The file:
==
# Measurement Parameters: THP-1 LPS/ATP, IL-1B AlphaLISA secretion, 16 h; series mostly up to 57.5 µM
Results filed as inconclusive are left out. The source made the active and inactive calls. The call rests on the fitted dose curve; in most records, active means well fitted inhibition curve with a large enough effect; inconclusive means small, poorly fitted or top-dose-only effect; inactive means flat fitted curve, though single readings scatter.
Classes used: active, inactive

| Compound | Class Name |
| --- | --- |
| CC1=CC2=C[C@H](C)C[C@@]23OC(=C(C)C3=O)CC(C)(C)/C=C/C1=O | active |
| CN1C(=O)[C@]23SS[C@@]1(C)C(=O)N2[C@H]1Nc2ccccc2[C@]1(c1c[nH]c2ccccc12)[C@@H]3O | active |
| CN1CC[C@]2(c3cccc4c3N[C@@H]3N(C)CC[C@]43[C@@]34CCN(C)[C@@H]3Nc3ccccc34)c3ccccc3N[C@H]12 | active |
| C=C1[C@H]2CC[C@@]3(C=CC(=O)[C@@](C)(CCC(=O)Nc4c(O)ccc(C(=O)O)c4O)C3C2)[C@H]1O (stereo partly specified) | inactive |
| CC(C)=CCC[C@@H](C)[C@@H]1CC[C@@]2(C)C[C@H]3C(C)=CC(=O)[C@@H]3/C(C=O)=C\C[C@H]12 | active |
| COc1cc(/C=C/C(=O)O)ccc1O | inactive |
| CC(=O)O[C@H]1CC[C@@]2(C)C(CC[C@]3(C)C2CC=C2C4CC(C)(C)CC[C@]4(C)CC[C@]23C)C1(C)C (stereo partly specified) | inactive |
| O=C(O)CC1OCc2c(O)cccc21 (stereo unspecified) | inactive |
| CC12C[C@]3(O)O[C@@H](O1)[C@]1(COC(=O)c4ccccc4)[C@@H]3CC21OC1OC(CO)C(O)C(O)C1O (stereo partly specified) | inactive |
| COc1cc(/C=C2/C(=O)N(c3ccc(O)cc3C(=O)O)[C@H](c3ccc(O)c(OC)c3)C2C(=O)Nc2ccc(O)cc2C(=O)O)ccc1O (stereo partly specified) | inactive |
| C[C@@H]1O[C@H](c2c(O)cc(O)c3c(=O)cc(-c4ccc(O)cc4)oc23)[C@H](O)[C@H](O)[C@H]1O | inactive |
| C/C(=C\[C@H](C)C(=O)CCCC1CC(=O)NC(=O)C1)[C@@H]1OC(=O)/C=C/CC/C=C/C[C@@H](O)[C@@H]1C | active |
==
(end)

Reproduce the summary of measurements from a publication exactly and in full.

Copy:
# Measurement Parameters: THP-1 LPS/ATP, IL-1B AlphaLISA secretion, 16 h; series mostly up to 57.5 µM
Results filed as inconclusive are left out. The source made the active and inactive calls. The call rests on the fitted dose curve; in most records, active means well fitted inhibition curve with a large enough effect; inconclusive means small, poorly fitted or top-dose-only effect; inactive means flat fitted curve, though single readings scatter.
Classes used: active, inactive

| Compound | Class Name |
| --- | --- |
| CC1=CC2=C[C@H](C)C[C@@]23OC(=C(C)C3=O)CC(C)(C)/C=C/C1=O | active |
| CN1C(=O)[C@]23SS[C@@]1(C)C(=O)N2[C@H]1Nc2ccccc2[C@]1(c1c[nH]c2ccccc12)[C@@H]3O | active |
| CN1CC[C@]2(c3cccc4c3N[C@@H]3N(C)CC[C@]43[C@@]34CCN(C)[C@@H]3Nc3ccccc34)c3ccccc3N[C@H]12 | active |
| C=C1[C@H]2CC[C@@]3(C=CC(=O)[C@@](C)(CCC(=O)Nc4c(O)ccc(C(=O)O)c4O)C3C2)[C@H]1O (stereo partly specified) | inactive |
| CC(C)=CCC[C@@H](C)[C@@H]1CC[C@@]2(C)C[C@H]3C(C)=CC(=O)[C@@H]3/C(C=O)=C\C[C@H]12 | active |
| COc1cc(/C=C/C(=O)O)ccc1O | inactive |
| CC(=O)O[C@H]1CC[C@@]2(C)C(CC[C@]3(C)C2CC=C2C4CC(C)(C)CC[C@]4(C)CC[C@]23C)C1(C)C (stereo partly specified) | inactive |
| O=C(O)CC1OCc2c(O)cccc21 (stereo unspecified) | inactive |
| CC12C[C@]3(O)O[C@@H](O1)[C@]1(COC(=O)c4ccccc4)[C@@H]3CC21OC1OC(CO)C(O)C(O)C1O (stereo partly specified) | inactive |
| COc1cc(/C=C2/C(=O)N(c3ccc(O)cc3C(=O)O)[C@H](c3ccc(O)c(OC)c3)C2C(=O)Nc2ccc(O)cc2C(=O)O)ccc1O (stereo partly specified) | inactive |
| C[C@@H]1O[C@H](c2c(O)cc(O)c3c(=O)cc(-c4ccc(O)cc4)oc23)[C@H](O)[C@H](O)[C@H]1O | inactive |
| C/C(=C\[C@H](C)C(=O)CCCC1CC(=O)NC(=O)C1)[C@@H]1OC(=O)/C=C/CC/C=C/C[C@@H](O)[C@@H]1C | active |